pill, nor could receive benefit by the erection thereof,

1805. and that the presentment was founded upon such

The King opinion and the jurors' own knowledge." The commissioners submitted to the direction of the Coxx18..

SIONERS of the court, and stated, that the jury being summoned Sewers for from the body of the county, the under-sheriff re. S turned a list of the jurors; but it appearing to them, that it was expected that the said jurors would be required to view all the lands in the Level of Huntspill, and to assess such as were liable to the expence of repairing the sea-wall, and they having been advised that no precedent had occurred where such jury had been impannelled and sworn for such purpose, and that they had no power to compel them to act as jurors for that purpose, they dismissed the jurors accordingly. They further said, that the interference of Symes and others, as solicitors, in preparing the presentments, and the advertisement, and the meetings and agreements, were unknown to them, and that since the mandamus they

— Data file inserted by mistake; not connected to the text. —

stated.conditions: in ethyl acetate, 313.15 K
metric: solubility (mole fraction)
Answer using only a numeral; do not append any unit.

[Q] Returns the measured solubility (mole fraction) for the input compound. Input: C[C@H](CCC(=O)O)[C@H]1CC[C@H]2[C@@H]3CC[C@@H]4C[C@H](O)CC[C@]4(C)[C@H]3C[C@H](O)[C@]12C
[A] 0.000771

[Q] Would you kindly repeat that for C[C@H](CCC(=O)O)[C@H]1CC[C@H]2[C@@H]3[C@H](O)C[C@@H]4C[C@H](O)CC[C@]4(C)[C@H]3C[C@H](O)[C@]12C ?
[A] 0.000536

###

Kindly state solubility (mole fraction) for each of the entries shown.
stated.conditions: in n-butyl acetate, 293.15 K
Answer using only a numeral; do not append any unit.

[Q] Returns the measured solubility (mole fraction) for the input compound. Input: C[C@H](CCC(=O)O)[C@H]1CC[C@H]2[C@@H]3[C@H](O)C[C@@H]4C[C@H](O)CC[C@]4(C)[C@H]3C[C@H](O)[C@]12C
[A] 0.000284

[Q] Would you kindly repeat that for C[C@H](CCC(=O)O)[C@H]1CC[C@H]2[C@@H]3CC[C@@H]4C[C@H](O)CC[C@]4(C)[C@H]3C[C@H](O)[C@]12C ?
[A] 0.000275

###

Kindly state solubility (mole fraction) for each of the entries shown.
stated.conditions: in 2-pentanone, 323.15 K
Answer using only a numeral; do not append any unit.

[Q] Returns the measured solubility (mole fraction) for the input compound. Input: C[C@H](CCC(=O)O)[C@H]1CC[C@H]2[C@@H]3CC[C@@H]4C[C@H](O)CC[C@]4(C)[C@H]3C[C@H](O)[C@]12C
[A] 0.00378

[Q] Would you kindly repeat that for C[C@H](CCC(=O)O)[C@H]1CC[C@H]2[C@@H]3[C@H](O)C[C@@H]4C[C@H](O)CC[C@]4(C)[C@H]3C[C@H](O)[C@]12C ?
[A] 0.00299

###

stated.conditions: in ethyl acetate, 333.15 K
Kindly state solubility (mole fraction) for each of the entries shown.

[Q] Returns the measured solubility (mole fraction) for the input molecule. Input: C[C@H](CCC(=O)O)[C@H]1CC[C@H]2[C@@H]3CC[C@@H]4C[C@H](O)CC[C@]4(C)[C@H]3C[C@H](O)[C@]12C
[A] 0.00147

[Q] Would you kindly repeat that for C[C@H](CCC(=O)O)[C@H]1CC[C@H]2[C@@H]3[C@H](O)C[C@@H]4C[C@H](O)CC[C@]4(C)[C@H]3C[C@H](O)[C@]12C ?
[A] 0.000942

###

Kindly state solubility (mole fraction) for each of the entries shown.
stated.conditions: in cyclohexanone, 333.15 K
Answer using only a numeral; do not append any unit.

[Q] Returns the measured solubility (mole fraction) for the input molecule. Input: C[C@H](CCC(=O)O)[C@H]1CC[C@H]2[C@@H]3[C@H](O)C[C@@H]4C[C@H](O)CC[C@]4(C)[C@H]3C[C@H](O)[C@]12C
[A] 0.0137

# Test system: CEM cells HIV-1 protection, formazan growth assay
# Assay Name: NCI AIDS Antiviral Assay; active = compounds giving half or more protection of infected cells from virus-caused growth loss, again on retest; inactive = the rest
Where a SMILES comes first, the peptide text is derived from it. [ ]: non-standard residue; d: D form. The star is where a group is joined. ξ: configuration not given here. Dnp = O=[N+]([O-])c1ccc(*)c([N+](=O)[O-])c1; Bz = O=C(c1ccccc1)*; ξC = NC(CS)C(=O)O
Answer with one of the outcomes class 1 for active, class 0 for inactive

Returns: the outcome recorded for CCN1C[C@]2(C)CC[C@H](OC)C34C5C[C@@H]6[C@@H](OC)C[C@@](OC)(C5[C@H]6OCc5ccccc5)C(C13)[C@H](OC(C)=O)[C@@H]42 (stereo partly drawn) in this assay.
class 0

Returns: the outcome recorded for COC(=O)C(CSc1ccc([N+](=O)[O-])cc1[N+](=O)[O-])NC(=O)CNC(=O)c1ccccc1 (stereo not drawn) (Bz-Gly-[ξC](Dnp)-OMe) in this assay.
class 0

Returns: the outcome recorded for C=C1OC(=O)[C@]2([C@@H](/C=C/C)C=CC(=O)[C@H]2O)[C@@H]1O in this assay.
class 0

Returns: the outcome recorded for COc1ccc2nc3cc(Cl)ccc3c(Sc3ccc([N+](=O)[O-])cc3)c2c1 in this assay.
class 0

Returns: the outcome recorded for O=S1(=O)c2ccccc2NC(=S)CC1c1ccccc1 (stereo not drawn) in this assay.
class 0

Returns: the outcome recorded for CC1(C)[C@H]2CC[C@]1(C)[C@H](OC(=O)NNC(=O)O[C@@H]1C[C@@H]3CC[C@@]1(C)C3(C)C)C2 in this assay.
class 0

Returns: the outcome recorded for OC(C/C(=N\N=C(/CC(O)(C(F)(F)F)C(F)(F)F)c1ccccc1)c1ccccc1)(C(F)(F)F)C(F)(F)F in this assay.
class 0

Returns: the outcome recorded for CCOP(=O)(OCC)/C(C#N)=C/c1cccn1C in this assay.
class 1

were desirous of obeying it. : To these proceedings the following objections were

taken, viz. that the jurors were holders of messuages, lands, &c. within, and inhabitants of the parishes and places for which they served, and were therefore interested. 2dly, That the juries were the ordinary standing and viewing juries ; whereas, a jury ought to have been by order of the commissioners summoned by the sheriff of the county, for the special purpose of presenting persons liable to contribute to the burthen in question. 3dly, Some of the presentments state, that no person holds any lands, &c. within the view of the jurors, in the parish of, &c. which would have hurt, or receive benefit, &c. 4thly, That the jurors, in some of the presentments, describe thenıselves to be jurors for one parish or place, and yet they present for other places also. The two first objections affected all the presentments; the two latter applied only to a certain number of them. i .